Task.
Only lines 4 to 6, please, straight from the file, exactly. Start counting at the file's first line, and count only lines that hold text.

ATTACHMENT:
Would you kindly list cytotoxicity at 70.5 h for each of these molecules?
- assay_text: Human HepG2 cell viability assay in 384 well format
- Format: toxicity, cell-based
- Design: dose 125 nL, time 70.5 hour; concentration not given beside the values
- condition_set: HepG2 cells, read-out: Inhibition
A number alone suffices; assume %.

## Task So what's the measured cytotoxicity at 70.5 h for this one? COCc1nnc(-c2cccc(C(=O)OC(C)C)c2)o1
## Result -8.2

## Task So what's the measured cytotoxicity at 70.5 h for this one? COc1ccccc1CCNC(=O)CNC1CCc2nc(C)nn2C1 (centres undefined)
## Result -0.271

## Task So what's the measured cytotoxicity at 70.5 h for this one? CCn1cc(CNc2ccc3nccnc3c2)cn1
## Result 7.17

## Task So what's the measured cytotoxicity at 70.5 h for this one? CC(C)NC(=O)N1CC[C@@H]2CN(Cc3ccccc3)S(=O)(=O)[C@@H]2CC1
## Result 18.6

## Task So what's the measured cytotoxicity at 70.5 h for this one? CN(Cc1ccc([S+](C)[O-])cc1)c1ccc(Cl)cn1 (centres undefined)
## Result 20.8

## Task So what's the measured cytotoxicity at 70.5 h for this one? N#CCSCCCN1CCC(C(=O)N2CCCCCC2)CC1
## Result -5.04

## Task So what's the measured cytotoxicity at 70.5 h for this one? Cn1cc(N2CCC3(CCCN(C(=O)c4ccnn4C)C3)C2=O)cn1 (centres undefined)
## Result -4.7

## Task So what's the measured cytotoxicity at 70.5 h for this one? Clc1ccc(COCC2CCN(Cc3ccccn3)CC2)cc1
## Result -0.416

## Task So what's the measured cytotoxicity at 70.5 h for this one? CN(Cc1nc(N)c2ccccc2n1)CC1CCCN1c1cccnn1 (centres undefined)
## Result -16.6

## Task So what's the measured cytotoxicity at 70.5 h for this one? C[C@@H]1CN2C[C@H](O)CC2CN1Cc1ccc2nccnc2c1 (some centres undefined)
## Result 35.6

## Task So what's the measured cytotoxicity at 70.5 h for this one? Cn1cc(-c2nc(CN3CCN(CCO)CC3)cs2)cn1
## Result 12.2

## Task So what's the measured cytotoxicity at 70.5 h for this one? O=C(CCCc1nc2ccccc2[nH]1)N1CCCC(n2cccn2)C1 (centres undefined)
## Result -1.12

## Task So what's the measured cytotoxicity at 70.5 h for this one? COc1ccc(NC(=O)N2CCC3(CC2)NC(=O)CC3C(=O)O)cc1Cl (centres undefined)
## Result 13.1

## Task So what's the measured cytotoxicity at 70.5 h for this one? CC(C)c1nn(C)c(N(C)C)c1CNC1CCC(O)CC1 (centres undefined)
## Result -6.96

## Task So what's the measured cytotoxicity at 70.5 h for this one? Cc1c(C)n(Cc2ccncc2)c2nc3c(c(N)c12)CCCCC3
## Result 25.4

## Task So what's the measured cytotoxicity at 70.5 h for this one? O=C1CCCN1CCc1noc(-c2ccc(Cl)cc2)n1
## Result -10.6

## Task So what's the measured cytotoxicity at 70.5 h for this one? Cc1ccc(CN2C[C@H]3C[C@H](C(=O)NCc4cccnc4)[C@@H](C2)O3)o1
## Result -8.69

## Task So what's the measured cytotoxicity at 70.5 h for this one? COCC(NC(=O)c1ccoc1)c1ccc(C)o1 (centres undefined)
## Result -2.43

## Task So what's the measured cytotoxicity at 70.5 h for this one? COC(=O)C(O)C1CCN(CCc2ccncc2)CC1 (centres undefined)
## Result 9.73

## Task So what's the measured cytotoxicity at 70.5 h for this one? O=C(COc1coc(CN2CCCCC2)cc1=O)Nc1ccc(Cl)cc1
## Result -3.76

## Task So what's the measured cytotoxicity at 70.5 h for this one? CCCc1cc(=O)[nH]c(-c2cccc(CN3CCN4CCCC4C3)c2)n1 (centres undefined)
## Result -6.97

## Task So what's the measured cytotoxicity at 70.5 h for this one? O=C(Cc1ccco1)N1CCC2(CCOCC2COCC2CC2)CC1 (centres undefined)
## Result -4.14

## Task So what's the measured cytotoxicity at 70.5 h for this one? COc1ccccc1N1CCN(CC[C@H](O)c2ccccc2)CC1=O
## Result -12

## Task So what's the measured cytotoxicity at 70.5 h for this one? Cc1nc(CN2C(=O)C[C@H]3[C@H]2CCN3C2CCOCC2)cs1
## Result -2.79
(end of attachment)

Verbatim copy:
- Design: dose 125 nL, time 70.5 hour; concentration not given beside the values
- condition_set: HepG2 cells, read-out: Inhibition
A number alone suffices; assume %.